I don’t think there was any conspiracy to avoid meeting with them, and I sympathize with her as she deals with a difficult family issue. Hunt told me that she finds it more helpful to meet with a smaller group of representatives rather than attend community meetings where the developer is educating people about the project. “That isn’t as helpful to me as meeting with people until after they’ve been educated,” she said.

Here’s the bottom line: The building will be four stories instead of the three allowed in the current zoning. The number of proposed units has been reduced to 389, and the developer says the current zoning for the property allows for approximately 390. Fairfield showed me approximately 400 letters from proponents of the rezoning that were sent to Hunt. The apartments will be nice (in the $1,500/mo. range), and the retail will give residents walkable access to more stores in addition to the Central Market, Tom Thumb and other commercial sites near the property.

What’s the fuss? Well, the opposition doesn’t want the retail, thinks traffic will increase substantially and hates the idea of it being four stories instead of three. Hunt doesn’t like the idea of up-zoning (changing the zoning for more density or commercial) because it will set a bad precedent.

At the request of the city, the developer did a traffic study that concluded there wouldn’t be much of a change in traffic for the area. As for the fourth story, I gotta chalk that one up to the old fuddy-duddies. The “no retail” stance is most difficult to understand. There’s a Central Market right next door and a Tom Thumb across the street, so it’s not like this retail is infringing on a secluded residential neighborhood. Also, it’s right near the corner of Lovers Lane and Greenville Avenue. When you think about that area, do you think it’s dominated by residential development? Of course not.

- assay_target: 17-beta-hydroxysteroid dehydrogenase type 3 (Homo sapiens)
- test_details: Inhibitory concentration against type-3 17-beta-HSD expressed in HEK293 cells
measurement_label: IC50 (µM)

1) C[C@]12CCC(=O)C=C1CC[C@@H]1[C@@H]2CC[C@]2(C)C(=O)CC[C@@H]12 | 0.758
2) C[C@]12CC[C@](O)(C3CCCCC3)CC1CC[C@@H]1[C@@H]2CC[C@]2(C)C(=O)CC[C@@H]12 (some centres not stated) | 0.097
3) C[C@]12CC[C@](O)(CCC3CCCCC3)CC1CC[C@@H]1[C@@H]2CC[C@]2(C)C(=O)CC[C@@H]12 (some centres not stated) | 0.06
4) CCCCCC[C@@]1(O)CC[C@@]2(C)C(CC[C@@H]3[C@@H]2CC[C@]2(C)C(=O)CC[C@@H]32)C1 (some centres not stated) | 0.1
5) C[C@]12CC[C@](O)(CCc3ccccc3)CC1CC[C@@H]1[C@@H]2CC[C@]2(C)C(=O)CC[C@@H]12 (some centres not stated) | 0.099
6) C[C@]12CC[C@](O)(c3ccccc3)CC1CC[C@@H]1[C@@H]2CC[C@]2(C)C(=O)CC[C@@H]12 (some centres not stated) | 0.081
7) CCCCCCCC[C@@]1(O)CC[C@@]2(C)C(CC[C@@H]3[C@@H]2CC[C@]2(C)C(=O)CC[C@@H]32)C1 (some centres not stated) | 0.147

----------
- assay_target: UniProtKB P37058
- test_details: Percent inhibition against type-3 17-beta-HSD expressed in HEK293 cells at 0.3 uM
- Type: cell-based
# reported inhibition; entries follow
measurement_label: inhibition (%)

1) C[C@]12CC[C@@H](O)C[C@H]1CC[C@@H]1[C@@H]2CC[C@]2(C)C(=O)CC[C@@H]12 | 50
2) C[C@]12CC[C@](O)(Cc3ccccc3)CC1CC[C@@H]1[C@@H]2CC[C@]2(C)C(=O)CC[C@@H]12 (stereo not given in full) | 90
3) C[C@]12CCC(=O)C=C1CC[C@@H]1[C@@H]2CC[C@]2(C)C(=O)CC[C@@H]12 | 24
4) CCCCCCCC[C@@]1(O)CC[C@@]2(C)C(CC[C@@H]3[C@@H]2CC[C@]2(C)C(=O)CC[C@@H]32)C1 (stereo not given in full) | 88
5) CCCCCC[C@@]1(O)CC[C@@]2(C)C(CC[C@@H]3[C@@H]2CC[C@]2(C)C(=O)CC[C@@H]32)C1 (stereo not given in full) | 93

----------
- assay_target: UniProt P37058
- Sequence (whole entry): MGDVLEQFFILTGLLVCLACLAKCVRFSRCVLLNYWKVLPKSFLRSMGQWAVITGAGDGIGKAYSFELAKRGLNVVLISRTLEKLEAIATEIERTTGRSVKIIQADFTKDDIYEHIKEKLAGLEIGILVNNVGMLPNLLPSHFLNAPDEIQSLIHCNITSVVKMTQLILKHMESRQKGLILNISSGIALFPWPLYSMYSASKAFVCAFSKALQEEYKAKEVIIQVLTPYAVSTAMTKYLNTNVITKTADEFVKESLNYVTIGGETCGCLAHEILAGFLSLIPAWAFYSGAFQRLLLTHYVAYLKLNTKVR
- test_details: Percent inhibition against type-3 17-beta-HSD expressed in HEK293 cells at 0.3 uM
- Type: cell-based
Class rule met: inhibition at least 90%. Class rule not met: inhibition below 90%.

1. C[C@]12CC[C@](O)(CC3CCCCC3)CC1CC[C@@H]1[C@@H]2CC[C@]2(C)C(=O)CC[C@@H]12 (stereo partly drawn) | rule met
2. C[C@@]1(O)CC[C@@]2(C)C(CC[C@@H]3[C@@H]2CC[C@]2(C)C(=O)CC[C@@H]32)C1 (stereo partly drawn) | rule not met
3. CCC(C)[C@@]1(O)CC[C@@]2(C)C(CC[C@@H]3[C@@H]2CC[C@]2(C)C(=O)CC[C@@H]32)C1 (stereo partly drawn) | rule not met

As for Hunt’s beliefs, they’re much easier to digest than the neighborhood opposition. Hunt may be just 36 years old, but she’s old-school. She likes to keep neighborhoods the way they have always been, and in some ways, I really admire that. However, this stance can lead to a bad precedent of its own. Forget about setting the precedent of allowing up-zoning for a second, and think about the precedent of telling developers that when they buy land, they’re stuck with the zoning currently allowed on the property. Simply put, this denies progress, and Dallas is already known for that. Isn’t it time for a change?

Hunt should be commended for postponing the vote on this until March 26 because the Plan Commission denied this case with prejudice, meaning it would have taken 12 votes to approve it, and a denial would mean the developer would be stuck with the current zoning for two years. She also agreed to meet with Fairfield and all residents supporting or opposing the zoning at 10 a.m. on Saturday at the Ozona Grill & Bar on Greenville Avenue.

The developer has done everything the city has asked. In fact, city staff recommended approval of the previous zoning until it was denied by Commissioner Neil Emmons at the Plan Commission meeting. Fairfield has improved its project since the original request, but the opposition is hell-bent on not having any retail, which makes it impossible to find a reasonable compromise.

The development is going to have upscale apartments and condos, a lot of nice retail, and is very close to a DART station. This project exemplifies forwardDallas!, and if this thing doesn’t happen, the city might as well shit-can the whole plan. On March 26, we’ll find out how forward Dallas really is. --Sam Merten